Post by: denny on March 18, 2010, 08:30:40 PM
Denny, if you are going to go ahead and do a larger sample I'd make one suggestion.  Do it with both BMC beer and a craft beer.  I'd be really interested if a noticeable difference is in cheap crap beer, just craft beer, both, or neither.

I will if I can find a craft beer that comes in both cans and bottles.  But if it's due to the packaging, it seems like it shouldn't make a difference whether it's mass market or craft beer.  Next class won't be til 4/12, so it won't happen til then.
Title: Re: FYI: blind taste test
Post by: MrNate on March 18, 2010, 08:32:24 PM
I think BMC is actually better for this test - less native flavor to mask the flavors you aim to detect.

I am anxious to hear further results.
Title: Re: FYI: blind taste test
Post by: dean on March 20, 2010, 12:30:25 PM
Thats why I chose Miller High Life, its clean and has a low flavor profile, no specialty grains or at least a very low amount to throw your tastebuds off.  Let us know how the test turns out Denny. 
Title: Re: FYI: blind taste test
Post by: nyakavt on March 20, 2010, 11:44:29 PM
I must admit I'm quite surprised.  Although you didn't repeat this enough times to eliminate chance, it's at least somewhat unlikely that you would guess correctly twice in a row.  Did you find yourself mulling over your choice or was it like instantly 'that's it!'.  What about the freshness dates on the bottles cans, were they comparable?  I'll have to try this myself next time I head to the store.

I'm a bit confused by your taste results, the can was both sweet and bitter?  For me when I taste a beer that is sweet it is lacking in bitterness.  Bitterness could be from metal exposure, but sweetness has to be a fermentation or recipe issue.  You may have had a lot-lot variance which affected the outcome.

If you do the test again, a better one would be a triangle test, where you have two beers from one side and one beer from the other, and you pick out the beer that is different.  When doing a single side-by-side, you know they are different and you can sometimes get a false positive this way.
Title: Re: FYI: blind taste test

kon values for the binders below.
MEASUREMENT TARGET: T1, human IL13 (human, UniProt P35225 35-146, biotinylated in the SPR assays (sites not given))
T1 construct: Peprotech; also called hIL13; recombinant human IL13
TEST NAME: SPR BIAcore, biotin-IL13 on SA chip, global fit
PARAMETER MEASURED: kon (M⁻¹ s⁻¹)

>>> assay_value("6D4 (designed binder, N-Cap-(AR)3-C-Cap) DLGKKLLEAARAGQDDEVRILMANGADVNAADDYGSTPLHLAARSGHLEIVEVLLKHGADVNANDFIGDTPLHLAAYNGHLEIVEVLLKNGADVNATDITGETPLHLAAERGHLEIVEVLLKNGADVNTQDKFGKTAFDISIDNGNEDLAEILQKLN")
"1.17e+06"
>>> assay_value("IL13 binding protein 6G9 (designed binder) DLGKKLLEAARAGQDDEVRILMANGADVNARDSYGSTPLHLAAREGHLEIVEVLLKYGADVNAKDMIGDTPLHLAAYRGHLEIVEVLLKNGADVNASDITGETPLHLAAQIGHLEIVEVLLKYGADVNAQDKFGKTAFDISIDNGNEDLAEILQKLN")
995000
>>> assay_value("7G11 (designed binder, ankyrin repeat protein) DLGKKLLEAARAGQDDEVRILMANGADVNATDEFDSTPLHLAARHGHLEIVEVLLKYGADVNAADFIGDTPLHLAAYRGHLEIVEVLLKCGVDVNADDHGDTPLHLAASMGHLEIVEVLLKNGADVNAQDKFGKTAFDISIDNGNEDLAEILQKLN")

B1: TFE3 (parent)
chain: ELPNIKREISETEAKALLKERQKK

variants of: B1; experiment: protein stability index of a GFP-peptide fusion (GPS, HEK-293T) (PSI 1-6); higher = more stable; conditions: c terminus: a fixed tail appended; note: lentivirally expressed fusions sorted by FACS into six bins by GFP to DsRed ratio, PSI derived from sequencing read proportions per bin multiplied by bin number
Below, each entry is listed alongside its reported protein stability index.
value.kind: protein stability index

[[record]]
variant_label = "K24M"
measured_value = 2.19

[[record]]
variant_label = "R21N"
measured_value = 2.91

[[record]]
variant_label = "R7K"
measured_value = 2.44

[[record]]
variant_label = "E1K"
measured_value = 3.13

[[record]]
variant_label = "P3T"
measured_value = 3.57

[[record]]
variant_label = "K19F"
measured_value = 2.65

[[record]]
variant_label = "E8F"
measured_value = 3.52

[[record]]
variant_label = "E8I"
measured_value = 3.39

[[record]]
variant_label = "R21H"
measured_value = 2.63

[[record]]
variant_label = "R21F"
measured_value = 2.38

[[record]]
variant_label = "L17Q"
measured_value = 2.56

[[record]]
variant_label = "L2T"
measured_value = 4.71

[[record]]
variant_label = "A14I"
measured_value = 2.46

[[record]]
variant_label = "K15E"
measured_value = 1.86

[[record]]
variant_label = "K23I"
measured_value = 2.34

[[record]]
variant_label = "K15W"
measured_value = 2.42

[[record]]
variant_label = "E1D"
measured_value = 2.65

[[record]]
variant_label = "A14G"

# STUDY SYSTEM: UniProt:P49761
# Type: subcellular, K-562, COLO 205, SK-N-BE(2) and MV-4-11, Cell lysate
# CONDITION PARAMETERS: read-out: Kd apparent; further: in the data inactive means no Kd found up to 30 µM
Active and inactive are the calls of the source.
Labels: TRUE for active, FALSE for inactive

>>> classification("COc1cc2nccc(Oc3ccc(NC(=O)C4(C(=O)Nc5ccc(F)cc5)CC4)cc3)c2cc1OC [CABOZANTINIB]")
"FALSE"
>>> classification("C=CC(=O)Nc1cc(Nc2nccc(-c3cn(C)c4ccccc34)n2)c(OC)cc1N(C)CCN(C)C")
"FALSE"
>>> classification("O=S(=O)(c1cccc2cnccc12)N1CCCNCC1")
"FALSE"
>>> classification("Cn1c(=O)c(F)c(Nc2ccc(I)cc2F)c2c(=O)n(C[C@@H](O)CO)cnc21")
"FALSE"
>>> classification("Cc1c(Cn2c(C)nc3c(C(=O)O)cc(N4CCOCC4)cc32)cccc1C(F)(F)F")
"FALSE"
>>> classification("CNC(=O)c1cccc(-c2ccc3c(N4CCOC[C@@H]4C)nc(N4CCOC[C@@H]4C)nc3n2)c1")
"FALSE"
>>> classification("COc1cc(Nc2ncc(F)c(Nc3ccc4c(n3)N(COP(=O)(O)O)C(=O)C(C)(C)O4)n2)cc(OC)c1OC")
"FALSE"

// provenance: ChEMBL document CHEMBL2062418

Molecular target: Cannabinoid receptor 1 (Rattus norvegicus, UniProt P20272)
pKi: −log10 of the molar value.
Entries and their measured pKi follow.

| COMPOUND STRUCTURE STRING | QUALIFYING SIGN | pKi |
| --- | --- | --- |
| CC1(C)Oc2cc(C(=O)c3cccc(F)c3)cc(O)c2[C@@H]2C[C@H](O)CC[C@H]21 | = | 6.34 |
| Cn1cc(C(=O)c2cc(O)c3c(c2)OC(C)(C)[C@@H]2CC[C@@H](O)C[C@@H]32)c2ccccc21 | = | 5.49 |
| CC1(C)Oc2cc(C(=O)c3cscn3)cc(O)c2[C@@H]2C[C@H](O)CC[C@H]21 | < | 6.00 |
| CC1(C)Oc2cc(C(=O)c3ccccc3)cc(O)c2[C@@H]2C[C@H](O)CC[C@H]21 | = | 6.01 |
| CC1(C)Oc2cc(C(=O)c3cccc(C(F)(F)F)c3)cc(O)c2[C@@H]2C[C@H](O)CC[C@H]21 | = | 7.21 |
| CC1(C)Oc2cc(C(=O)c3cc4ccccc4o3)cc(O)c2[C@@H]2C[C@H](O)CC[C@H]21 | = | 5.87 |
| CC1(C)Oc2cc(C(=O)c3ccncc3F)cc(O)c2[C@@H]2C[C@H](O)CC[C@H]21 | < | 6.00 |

Post by: dean on March 21, 2010, 12:49:34 PM
Nyakavt, since I hadn't had any Miller in at least 4 months and didn't taste either one before the test, I could not directly or immediately say which one was from a bottle or a can... what I was able to do was put them in order as to which ones tasted the exact same... ie the two glasses that were from cans were together and the two glasses that were from bottles were together.  Try it and you'll see what I mean.  Thats what kind of surprised me, I liked the extra bitterness of the can.  The bottles are cleaner... softer might be a better word for it?

Where does the extra bitter come from.... I believe it is from contact with the aluminum.  What is the chemical name for baking soda... I can't think of it, but it reacts with aluminum as I described in the cookware test... but the concentration is higher in the cookware test and it tastes like crap.  Anyway this is just a guess but I'd say all beer has some trace amount of that chemical in it... some beer has more?

I'll dig out the bottle and can to check the date on them...
Title: Re: FYI: blind taste test
Post by: weazletoe on March 21, 2010, 12:52:57 PM
 Second, why is it that no one else has reported this?  Is it because no one has done the test the way you did it, or is it something else?

My guess would be because it's BMC. It's pretty much gonna suck either way!  ;D
Title: Re: FYI: blind taste test
Post by: denny on March 21, 2010, 03:40:59 PM
Dean, as far as I know, cans are lined so that beer doesn't contact metal.  Is that wrong?

EDIT:  I haven't found any direct info on beer cans, but here's some about soda cans...

http://www.stevespanglerscience.com/experiment/00000100

I believe the final pH of beer is about the same as soda, so I'd expect beer cans to be lined for the same reasons.  But I'll keep looking for specific info.
Title: Re: FYI: blind taste test
Post by: capozzoli on March 21, 2010, 08:33:52 PM